“Mad, bad and dangerous to know.” Wasn’t that what Lady Caroline Lamb had written about Lord Byron? It might as easily have been written about Peter Fox.

There was still no sign of Peter by the time Grace finished washing up the tea things. Weariness dragged at her like Jacob Marley’s chains. She felt as though she were moving in a fog. No wonder she couldn’t think straight.

Checking the front door to be sure it was locked, Grace wandered into Peter’s bedroom with its oyster watered-silk wallpaper and dark, heavy furniture. She shoved her suitcases off the bed, crawled on the too-firm mattress and snuggled into the eiderdown. In seconds she was fast asleep.

Grace came slowly back to consciousness.

It took her a few moments to think where she was. Her eyes traveled around a softly lit room. A woodblock print of a mill hung over a tall bureau. A man’s plaid bathrobe hung on the back of the half-closed door.

From the rooms beyond came mouth-watering aromas and the muted beat of rock music. Grace sat up in bed. She caught a glimpse of herself in the oval dressing mirror. Her cheeks were flushed with sleep, her long hair tousled. She looked more like one of St. Anne’s students than a staid instructor.

Wandering into the kitchen she found Peter cooking at the old-fashioned gas range. “There you are,” he greeted Grace. “I was just about to call you. How are you feeling?”

Grace pulled out a chair, sitting down, folding her arms as she studied Peter. “Much better. That smells great. What is it?”

“Grilled veal chops. Leek and brie soup.”

“You cook, too?” She had to admit she was impressed. Chaz, her sometime escort’s idea of cooking was reheating take-out. Surely a man who could cook like this and quote Romantic poets couldn’t be all bad?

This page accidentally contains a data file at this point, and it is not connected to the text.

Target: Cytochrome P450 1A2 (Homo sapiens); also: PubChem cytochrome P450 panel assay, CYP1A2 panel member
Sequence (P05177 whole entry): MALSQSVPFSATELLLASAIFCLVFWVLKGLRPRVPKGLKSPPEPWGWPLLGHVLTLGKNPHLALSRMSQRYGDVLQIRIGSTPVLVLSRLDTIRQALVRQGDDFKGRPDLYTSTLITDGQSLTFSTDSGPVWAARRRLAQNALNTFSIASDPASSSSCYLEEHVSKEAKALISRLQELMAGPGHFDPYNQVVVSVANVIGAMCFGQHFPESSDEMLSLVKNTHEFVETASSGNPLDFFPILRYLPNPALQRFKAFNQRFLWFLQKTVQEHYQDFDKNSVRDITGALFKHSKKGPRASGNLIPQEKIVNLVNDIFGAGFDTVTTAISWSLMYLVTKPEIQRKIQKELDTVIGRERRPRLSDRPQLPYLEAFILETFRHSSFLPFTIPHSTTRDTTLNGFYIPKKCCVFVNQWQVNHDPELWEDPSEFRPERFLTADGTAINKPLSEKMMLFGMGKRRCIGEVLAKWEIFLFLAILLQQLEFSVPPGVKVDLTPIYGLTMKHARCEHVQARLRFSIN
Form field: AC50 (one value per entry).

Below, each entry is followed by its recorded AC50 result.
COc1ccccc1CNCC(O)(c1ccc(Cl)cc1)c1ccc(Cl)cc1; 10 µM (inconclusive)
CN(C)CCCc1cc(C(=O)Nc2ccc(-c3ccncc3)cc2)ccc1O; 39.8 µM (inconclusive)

“I find cooking relaxing. I do my best thinking when I’m cooking.”

“What a coincidence. I do my best thinking when I’m eating.” Absently she took note of the oak-leaf china, gleaming flatware and crisp linens on the table set for two. Everything in Peter’s flat, and even the shop below, was so perfect it was like a stage set. Peter had created an atmosphere so civilized it was unreal. Even murder couldn’t touch it.

Only the music seemed out of character. It should have been something classical, something refined and passionless. Instead it was a raw, primitive sound with a beat that had Grace’s foot unconsciously keeping time on the floor. She recognized the Irish group Waterboys’ version of “We Will Not Be Lovers.” Chaz was fond of Irish music. She tried to recall the lyrics. Something about words being weapons and lies being a defense.

Before she had time to explore this thought, Peter was serving dinner.

First came the soup made from new potatoes, leeks, spinach, brie and vermouth. Grace licked the tip of her spoon and sent her compliments to the chef. Next up: grilled chops and a salad of chilled artichokes, asparagus, and green beans in a ginger and carrot vinaigrette. The food tasted as perfect as it looked. As perfect as the setting looked. As perfect as the man looked.

“What did you do with the body?” Grace questioned.

Peter didn’t even glance up. “Let’s wait till we’ve eaten to discuss it.”

Probably a reasonable request, yet it struck Grace as bizarre under the circumstances. She finished her vegetables and remarked, “You do appreciate the finer things, don’t you?”

He read the underlying criticism of that correctly, and after a pause, replied, “I once spent fourteen months in a Turkish prison. I suppose you could say I’ve learned to value life’s little civilities.”

Grace, feeling that a piece of artichoke had lodged in her throat, swallowed hard, and got out, “I didn’t mean that as a—a—reflection—”

Peter’s smile was odd, his eyes the color one of Grace’s dead poets had once described as “the witchery of soft, blue sky.”

“No?”

“No. Of course not. Why shouldn’t you enjoy beautiful things?” She wondered what he’d done to get himself thrown into a Turkish prison. Smuggling drugs? That was the usual reason, wasn’t it?

Her discomfiture seemed to amuse him. “It’s quite all right. I’m not sensitive.” He refilled her wineglass. “Tomorrow, first thing, we’re putting you on a plane for home.”

“You keep saying that. It must be wishful thinking. What about my passport?”

“I can get you a replacement. I called a mate of mine while you were dead to the world.”